Wigglebutt Wednesday: Yes = No

Have I mentioned lately that canine camaraderie and knitting are mutually exclusive?

Especially at our house. With our Labs.

Last week I posted that I’m trying to complete a 10-for-10 knitting plan: 10 knitting projects in 10 months. That’s all well and good. But here’s what happened when I sat down to try to knit today:

Needless to say, it wasn’t going to happen. Certainly not with Chessie wanting lovin’s, and Tuc competing to show me his bestest bone ever (doncha know every bone is Tuc’s bestest bone ever), and Chessie jumping back into the fray with her own bestest bones, and Pinot jealously vying for her piece of the lovin’s pie. And then there was Merlin, our non-Lab, who needed to know he’s loved, too, noodging his way into the mix to remind me he’s lovable, and, well, that doesn’t leave enough lap room for a knitting project in progress, not to mention that all those canine nudgings and pawings would create a nightmare of tangled yarn.

I gave up. I said “no” to knitting this afternoon.

I had to say “no” to knitting so I could say “yes” to the canine critters (how could I resist those wide, expressive, pleading eyes?).  They weren’t going to let me ignore them.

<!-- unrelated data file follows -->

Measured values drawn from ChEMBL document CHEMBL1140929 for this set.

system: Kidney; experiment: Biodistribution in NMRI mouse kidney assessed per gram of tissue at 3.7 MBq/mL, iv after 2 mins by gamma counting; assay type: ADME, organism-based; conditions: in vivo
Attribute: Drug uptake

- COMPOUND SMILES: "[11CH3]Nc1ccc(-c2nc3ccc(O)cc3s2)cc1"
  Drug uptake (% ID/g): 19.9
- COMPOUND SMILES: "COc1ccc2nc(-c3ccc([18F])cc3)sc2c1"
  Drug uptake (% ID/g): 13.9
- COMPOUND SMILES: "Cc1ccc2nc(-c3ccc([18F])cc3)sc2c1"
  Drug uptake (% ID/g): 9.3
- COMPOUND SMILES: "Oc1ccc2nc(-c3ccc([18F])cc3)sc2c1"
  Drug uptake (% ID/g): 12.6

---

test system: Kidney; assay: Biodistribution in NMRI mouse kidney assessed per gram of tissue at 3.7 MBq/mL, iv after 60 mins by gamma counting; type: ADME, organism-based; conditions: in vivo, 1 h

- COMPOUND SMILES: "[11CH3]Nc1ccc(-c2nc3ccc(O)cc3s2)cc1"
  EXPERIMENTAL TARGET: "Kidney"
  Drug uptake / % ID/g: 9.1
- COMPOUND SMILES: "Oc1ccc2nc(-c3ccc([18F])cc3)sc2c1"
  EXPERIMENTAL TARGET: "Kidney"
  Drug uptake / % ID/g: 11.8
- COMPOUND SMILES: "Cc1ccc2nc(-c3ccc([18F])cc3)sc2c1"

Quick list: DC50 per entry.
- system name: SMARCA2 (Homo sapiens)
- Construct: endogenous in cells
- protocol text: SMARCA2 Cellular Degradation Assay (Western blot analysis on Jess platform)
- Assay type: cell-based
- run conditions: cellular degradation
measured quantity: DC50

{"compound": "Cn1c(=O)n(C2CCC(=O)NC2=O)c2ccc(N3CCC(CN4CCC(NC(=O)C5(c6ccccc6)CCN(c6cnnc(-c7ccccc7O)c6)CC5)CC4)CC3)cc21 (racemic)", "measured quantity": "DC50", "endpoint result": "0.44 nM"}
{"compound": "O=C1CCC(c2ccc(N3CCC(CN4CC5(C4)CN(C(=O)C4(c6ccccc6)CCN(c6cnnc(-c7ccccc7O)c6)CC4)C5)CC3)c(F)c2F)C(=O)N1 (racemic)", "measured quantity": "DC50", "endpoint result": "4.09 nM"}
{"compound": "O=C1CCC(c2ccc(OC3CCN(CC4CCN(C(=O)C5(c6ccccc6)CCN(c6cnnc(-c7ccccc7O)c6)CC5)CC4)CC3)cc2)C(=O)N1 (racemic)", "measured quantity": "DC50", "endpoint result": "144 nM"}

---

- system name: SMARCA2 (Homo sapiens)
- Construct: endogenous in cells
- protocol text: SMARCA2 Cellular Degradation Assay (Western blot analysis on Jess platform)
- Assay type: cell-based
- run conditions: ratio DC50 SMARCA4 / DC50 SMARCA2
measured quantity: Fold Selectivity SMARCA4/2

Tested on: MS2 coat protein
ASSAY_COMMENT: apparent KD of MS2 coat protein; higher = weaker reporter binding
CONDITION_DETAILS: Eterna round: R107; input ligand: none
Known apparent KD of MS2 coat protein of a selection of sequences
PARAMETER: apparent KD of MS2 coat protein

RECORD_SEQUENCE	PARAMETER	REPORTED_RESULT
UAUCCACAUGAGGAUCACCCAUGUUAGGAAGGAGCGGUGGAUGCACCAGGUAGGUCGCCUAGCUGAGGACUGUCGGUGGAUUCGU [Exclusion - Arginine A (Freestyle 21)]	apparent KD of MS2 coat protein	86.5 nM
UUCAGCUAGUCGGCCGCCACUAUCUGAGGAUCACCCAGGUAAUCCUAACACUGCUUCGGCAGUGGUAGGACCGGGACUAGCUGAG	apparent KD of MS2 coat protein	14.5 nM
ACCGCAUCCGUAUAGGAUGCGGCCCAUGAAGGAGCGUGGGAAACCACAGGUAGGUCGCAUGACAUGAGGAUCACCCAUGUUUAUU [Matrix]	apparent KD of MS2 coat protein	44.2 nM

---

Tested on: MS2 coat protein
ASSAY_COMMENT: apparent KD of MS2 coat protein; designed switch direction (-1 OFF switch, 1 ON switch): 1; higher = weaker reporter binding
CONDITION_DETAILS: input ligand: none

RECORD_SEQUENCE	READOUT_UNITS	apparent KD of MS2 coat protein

That’s the way of it, though, isn’t it?

In order to say “yes” to one thing, we necessarily must say “no” to something else. For me to say “yes” to the canine kidlets today meant I had to say “no” to knitting.

This yes = no equation is something we live with all the time, in big things and small. We are finite beings living within the constraints of linear time.

  • “yes” to staying up late = “no” going to bed early
  • “yes” to sleeping in = “no” to seeing the sunrise
  • “yes” to writing a blog post this afternoon = “no” to a taking a nap or running the vaccuum or going for a walk.

If you think about it, all of our lives are made up of continuous mini decisions marked by this yes = no equation.  “Yes” to using my time one way means “no” to using that particular segment of time for something else.

But it isn’t just linear time that resides in this equation; the consquences of our time-related choices live in the equation, too. And, to complicate matters, the sides of the equation can be reversed.  “No” = “yes” as often as “yes” = “no”:

  • “no” to the alarm = “yes” to a rushed morning or being late for work
  • “no” to eating healthy = “yes” to less-than-optimum health
  • “no” to bathing = “yes” to becoming oderiferous (as we call it here) 😛

And the kicker is, unlike the examples above, our decisions aren’t usually between good things and bad things; they’re more often between equally good, perfectly viable options.

  • Take this job or that job?
  • Volunteer with this organization or spend more time with my family?
  • Pursue this hobby or take that class?

What’s a person to do?  Choosing how we spend our minutes on this earth (and it does boil down to minutes and moments, doesn’t it?) makes the difference between a life well-lived and a life not-so-well-lived or even a life wasted. How can I choose when most of my options are between viable, good things?

(Good versus bad choices are easy, so we won’t bother with those here.)